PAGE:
Potomac's Jim Paduch started his professional career last year about as well as he could have hoped. He went 7-1 with rookie league Billings (Mont.), and the final victory was a no-hitter that gave his team a league title.

Paduch struggled early for the Cannons this season, but he recently has started to regain the form that made him so effective.

The right-hander, scheduled to start tonight at home against Salem, has surrendered seven home runs in 401/3 innings; last year he gave up one homer in 782/3 innings. But in his last two outings, Paduch (1-1, 4.69 ERA) has yielded only one earned run in nine innings and hasn't surrendered any home runs.

"Earlier I was leaving the ball up, hanging some curveballs and missing my spots in key situations," Paduch said. "Now I'm keeping the ball down a little better."

Paduch made the transition to being a professional pitcher despite not dedicating all his time to the position while playing for Concordia University near his home town of Chicago. He pitched throughout college, but he played shortstop his first two years on his off days, and he also played first base sporadically his junior year. Paduch had to put in extra work on his own time to develop his pitching skills.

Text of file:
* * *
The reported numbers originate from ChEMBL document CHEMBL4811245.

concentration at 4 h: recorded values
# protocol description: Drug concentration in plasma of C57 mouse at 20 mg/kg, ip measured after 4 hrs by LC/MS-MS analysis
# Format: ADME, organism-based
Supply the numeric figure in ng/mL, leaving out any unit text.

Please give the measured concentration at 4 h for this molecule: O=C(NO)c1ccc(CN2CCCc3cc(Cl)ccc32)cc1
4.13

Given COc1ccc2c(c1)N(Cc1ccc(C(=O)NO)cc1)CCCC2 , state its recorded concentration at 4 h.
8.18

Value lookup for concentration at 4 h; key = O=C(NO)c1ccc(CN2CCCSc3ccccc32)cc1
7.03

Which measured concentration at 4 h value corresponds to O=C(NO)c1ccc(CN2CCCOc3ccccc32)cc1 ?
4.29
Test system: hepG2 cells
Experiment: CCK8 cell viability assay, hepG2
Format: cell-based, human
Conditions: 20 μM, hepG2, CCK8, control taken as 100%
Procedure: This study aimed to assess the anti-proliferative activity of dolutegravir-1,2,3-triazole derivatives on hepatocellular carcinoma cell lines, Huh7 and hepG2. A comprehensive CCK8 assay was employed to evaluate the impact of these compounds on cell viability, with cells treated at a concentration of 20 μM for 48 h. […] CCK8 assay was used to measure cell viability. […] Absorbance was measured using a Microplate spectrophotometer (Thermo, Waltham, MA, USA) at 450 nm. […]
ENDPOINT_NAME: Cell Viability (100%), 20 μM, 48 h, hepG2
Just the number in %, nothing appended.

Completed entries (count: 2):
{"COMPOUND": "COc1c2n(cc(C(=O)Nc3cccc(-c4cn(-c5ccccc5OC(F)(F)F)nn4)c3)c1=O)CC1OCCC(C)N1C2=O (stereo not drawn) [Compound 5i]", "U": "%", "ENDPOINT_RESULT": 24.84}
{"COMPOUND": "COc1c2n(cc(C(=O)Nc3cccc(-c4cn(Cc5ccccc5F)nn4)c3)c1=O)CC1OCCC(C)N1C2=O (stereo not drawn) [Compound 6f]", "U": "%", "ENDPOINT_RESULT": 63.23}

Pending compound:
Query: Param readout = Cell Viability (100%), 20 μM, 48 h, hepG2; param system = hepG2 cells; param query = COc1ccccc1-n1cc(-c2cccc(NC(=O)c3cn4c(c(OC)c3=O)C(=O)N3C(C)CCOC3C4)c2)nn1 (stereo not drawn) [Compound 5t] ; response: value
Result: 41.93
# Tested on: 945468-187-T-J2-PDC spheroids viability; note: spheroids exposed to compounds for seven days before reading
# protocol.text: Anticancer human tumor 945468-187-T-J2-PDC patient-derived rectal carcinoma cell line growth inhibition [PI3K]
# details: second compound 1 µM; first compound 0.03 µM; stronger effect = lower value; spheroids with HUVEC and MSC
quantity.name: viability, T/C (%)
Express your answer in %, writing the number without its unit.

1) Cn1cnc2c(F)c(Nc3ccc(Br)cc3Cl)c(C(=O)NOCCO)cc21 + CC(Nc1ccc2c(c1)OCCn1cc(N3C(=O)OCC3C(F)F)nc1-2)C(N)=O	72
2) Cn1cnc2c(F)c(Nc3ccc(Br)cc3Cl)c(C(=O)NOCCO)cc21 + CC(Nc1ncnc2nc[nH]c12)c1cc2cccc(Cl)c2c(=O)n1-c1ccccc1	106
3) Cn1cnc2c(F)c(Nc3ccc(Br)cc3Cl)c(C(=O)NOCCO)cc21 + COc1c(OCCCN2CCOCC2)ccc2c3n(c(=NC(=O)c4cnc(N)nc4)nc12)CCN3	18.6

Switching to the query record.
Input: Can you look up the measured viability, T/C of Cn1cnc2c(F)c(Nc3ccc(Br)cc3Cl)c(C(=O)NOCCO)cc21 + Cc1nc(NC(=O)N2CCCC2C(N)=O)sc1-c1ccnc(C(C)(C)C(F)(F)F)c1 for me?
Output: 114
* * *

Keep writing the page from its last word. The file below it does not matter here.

The work paid off when the Reds selected him in the 12th round of the 2003 draft, following his junior year. He pitched in 15 games for Billings last season, recording a 1.94 ERA and winning nearly half his decisions. He saved his best effort for last -- Paduch faced one batter over the minimum in a no-hitter to clinch the Pioneer League championship series against Provo.

"Pitching that well, in a game with that kind of magnitude, it was pretty amazing," said Paduch, who had never thrown better than a two-hitter in college or high school. "I didn't do anything out of the ordinary, it was just my night."